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Young People
Kids age 5 and above

Adolescents usually prefer more talk-oriented and Somatic Experiencing work


In my work with children (and adolescents), the focus is on their inner feelings and how they see and experience their environment. Once they gain more self-knowledge and self-insight, they can heal and grow to manage themselves and their environment better.

I enjoy sand play therapy and creative expressive arts therapy, as well as attachment-based work with young kids and their parents (Theraplay).
However, the choice of therapy is done in consultation with the client and based on an integrative approach (i.e. combining or applying different modalities).


What is Sandplay?

Sandplay is “hands on” psychological work, and is adjunct to talk therapy. Through play, using the natural elements such as sand and water, as well as miniatures, individuals of all ages and from diverse backgrounds can express their inner psychological needs and explore their resources.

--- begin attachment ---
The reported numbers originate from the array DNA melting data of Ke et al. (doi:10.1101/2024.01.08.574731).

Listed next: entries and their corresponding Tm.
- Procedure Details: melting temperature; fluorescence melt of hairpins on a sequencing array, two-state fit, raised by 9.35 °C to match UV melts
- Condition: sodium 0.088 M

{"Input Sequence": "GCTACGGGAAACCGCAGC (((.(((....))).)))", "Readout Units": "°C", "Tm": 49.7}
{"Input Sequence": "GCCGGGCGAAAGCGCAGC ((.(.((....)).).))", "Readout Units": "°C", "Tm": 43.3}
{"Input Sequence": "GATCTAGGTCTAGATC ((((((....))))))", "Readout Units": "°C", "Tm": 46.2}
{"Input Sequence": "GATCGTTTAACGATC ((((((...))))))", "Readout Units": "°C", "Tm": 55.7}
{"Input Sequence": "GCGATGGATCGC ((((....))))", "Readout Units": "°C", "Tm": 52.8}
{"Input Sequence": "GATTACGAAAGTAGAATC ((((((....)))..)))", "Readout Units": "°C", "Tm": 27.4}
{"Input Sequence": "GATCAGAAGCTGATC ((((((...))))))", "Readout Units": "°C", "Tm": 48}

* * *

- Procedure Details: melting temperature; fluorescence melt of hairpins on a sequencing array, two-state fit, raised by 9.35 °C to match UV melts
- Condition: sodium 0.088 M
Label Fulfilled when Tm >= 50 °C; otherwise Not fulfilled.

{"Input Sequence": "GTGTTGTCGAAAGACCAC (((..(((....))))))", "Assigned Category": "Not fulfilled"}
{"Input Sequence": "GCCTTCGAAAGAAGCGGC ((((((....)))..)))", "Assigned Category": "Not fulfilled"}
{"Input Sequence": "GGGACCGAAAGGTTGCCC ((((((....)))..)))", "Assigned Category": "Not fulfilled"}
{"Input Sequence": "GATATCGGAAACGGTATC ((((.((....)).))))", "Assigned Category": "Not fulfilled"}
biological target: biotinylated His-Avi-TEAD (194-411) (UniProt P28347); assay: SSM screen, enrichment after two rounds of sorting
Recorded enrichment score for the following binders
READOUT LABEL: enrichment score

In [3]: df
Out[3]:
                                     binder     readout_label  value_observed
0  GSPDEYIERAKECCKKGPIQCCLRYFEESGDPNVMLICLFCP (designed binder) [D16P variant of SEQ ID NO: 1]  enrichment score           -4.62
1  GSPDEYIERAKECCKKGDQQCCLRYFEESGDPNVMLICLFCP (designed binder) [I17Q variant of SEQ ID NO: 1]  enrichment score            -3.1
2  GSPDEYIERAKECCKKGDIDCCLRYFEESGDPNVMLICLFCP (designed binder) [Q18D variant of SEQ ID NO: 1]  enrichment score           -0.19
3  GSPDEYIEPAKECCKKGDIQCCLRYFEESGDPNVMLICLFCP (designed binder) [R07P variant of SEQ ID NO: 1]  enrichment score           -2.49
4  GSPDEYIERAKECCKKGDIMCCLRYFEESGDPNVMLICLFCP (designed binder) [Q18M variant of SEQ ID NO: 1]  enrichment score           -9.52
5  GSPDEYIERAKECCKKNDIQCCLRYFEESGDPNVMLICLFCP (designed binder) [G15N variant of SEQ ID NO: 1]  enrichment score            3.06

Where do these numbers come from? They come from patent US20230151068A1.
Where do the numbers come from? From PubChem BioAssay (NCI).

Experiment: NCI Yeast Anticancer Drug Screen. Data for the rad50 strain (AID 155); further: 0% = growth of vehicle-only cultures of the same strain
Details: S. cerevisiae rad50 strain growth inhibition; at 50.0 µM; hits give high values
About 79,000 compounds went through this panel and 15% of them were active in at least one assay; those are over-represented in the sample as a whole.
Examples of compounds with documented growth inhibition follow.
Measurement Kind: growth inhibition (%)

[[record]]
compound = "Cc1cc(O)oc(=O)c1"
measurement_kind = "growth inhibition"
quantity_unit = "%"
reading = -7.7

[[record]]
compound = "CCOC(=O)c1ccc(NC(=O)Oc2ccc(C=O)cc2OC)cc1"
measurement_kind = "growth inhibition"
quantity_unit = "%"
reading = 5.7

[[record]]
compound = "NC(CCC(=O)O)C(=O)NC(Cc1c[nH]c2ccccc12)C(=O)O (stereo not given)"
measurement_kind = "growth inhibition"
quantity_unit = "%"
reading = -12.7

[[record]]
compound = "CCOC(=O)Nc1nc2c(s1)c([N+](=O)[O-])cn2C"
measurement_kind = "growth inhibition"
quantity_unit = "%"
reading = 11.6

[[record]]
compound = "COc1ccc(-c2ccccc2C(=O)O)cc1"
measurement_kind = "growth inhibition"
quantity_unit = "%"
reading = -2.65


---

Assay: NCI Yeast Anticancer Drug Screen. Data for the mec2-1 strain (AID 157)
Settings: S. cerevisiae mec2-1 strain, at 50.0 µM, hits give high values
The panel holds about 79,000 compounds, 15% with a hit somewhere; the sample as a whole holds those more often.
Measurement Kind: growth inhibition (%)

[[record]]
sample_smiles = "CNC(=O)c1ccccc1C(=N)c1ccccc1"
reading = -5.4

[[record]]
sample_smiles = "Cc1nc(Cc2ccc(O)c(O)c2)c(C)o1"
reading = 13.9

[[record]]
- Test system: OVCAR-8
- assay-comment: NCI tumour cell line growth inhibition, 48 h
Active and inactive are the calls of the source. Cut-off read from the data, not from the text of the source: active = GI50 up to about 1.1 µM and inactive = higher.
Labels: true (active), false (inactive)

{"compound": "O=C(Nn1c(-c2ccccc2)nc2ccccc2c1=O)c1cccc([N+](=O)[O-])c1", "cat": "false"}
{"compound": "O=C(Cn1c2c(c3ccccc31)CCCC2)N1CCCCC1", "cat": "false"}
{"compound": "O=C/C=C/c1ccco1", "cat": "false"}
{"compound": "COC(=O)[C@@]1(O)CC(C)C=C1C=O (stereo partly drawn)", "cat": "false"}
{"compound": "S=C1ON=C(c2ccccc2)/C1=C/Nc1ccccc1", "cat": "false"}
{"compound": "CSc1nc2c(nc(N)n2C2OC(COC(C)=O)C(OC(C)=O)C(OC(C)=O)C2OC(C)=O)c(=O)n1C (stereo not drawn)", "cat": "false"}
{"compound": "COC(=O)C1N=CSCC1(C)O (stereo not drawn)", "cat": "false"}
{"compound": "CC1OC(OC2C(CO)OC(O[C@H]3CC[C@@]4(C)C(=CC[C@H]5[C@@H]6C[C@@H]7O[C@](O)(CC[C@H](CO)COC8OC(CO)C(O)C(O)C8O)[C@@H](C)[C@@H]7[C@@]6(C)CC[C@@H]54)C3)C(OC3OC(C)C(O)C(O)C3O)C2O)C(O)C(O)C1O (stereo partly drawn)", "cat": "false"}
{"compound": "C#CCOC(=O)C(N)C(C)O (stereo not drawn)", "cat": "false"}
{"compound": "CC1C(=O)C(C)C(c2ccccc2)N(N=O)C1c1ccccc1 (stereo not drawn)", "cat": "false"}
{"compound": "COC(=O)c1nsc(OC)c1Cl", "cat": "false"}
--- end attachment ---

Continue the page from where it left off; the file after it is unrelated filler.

A basic premise of Sandplay is that the psyche possesses a natural tendency to heal itself, given the proper conditions.

Similar to our physical wounds that heal under beneficial conditions, the psyche has an instinctual wisdom that emerges when able to operate naturally.

With sufficient time and understanding, a sandplay experience can lead the client into layers of experience that are pre-verbal and long forgotten to the conscious mind. Through the tangible emergence of personal and archetypal symbols in the tray in a safe environment, the client moves toward a sense of balance and wholeness. It is a powerful therapeutic method that facilitates the psyche’s natural capacity for healing.

In playtherapy the focus is on self-esteem, trust in others, and joyful engagement.

We create an active, emotional connection, resulting in a changed view of the self as worthy and lovable and of relationships as positive and rewarding.

The therapist guides the parent and/or child through playful, fun games, developmentally challenging activities, and tender, nurturing activities.

The very act of engaging with one another in this way helps the child to regulate their behavior as trust, joy, and safety are communicated to the child. It helps the child feel secure, cared for, connected and worthy.

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